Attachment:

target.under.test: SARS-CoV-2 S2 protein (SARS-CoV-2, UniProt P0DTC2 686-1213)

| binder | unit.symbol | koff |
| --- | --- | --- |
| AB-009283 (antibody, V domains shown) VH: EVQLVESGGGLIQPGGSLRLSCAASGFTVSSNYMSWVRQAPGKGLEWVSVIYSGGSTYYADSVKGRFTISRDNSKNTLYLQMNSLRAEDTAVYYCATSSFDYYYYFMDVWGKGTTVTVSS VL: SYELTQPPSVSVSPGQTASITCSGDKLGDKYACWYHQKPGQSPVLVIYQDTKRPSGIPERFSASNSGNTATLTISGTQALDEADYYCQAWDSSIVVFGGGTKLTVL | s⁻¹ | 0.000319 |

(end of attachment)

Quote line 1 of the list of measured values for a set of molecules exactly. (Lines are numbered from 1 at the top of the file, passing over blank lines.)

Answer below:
target.under.test: SARS-CoV-2 S2 protein (SARS-CoV-2, UniProt P0DTC2 686-1213)